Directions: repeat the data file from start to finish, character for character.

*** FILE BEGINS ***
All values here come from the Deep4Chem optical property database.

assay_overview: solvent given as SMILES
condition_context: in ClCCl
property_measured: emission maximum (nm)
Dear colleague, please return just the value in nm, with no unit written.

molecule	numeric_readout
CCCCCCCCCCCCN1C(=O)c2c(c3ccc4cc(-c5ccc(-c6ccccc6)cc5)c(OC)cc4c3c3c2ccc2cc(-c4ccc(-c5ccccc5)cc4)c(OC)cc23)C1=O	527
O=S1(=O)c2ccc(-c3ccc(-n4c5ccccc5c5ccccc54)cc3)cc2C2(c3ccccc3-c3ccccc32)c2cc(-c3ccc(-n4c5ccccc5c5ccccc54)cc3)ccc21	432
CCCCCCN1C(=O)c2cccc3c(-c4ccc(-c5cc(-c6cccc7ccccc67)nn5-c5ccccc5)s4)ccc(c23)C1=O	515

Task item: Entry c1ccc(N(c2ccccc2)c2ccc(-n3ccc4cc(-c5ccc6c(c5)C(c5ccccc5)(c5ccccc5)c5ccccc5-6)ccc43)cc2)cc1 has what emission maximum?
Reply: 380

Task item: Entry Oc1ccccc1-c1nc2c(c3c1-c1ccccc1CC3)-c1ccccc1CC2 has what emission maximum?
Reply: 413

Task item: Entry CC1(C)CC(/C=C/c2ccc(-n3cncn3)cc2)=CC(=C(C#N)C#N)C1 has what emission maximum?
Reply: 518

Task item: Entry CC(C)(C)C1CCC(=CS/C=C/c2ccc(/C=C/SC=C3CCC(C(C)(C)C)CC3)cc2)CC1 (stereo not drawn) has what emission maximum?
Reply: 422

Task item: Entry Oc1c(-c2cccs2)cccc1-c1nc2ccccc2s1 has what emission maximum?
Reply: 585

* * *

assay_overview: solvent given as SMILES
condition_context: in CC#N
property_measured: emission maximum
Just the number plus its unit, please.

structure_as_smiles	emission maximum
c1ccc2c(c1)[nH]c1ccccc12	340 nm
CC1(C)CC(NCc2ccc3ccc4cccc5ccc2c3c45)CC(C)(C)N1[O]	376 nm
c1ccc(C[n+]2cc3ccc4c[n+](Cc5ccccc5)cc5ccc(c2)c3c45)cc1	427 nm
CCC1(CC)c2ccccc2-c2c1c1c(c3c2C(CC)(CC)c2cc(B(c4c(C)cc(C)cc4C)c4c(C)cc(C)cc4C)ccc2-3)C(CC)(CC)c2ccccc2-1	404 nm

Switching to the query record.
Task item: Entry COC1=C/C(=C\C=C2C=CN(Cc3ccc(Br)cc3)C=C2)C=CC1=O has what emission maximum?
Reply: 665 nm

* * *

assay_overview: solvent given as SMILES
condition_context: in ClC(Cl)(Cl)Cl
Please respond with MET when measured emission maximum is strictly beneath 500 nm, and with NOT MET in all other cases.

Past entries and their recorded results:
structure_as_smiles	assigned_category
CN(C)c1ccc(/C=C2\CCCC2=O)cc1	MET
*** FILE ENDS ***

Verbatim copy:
All values here come from the Deep4Chem optical property database.

assay_overview: solvent given as SMILES
condition_context: in ClCCl
property_measured: emission maximum (nm)
Dear colleague, please return just the value in nm, with no unit written.

molecule	numeric_readout
CCCCCCCCCCCCN1C(=O)c2c(c3ccc4cc(-c5ccc(-c6ccccc6)cc5)c(OC)cc4c3c3c2ccc2cc(-c4ccc(-c5ccccc5)cc4)c(OC)cc23)C1=O	527
O=S1(=O)c2ccc(-c3ccc(-n4c5ccccc5c5ccccc54)cc3)cc2C2(c3ccccc3-c3ccccc32)c2cc(-c3ccc(-n4c5ccccc5c5ccccc54)cc3)ccc21	432
CCCCCCN1C(=O)c2cccc3c(-c4ccc(-c5cc(-c6cccc7ccccc67)nn5-c5ccccc5)s4)ccc(c23)C1=O	515

Task item: Entry c1ccc(N(c2ccccc2)c2ccc(-n3ccc4cc(-c5ccc6c(c5)C(c5ccccc5)(c5ccccc5)c5ccccc5-6)ccc43)cc2)cc1 has what emission maximum?
Reply: 380

Task item: Entry Oc1ccccc1-c1nc2c(c3c1-c1ccccc1CC3)-c1ccccc1CC2 has what emission maximum?
Reply: 413

Task item: Entry CC1(C)CC(/C=C/c2ccc(-n3cncn3)cc2)=CC(=C(C#N)C#N)C1 has what emission maximum?
Reply: 518

Task item: Entry CC(C)(C)C1CCC(=CS/C=C/c2ccc(/C=C/SC=C3CCC(C(C)(C)C)CC3)cc2)CC1 (stereo not drawn) has what emission maximum?
Reply: 422

Task item: Entry Oc1c(-c2cccs2)cccc1-c1nc2ccccc2s1 has what emission maximum?
Reply: 585

* * *

assay_overview: solvent given as SMILES
condition_context: in CC#N
property_measured: emission maximum
Just the number plus its unit, please.

structure_as_smiles	emission maximum
c1ccc2c(c1)[nH]c1ccccc12	340 nm
CC1(C)CC(NCc2ccc3ccc4cccc5ccc2c3c45)CC(C)(C)N1[O]	376 nm
c1ccc(C[n+]2cc3ccc4c[n+](Cc5ccccc5)cc5ccc(c2)c3c45)cc1	427 nm
CCC1(CC)c2ccccc2-c2c1c1c(c3c2C(CC)(CC)c2cc(B(c4c(C)cc(C)cc4C)c4c(C)cc(C)cc4C)ccc2-3)C(CC)(CC)c2ccccc2-1	404 nm

Switching to the query record.
Task item: Entry COC1=C/C(=C\C=C2C=CN(Cc3ccc(Br)cc3)C=C2)C=CC1=O has what emission maximum?
Reply: 665 nm

* * *

assay_overview: solvent given as SMILES
condition_context: in ClC(Cl)(Cl)Cl
Please respond with MET when measured emission maximum is strictly beneath 500 nm, and with NOT MET in all other cases.

Past entries and their recorded results:
structure_as_smiles	assigned_category
CN(C)c1ccc(/C=C2\CCCC2=O)cc1	MET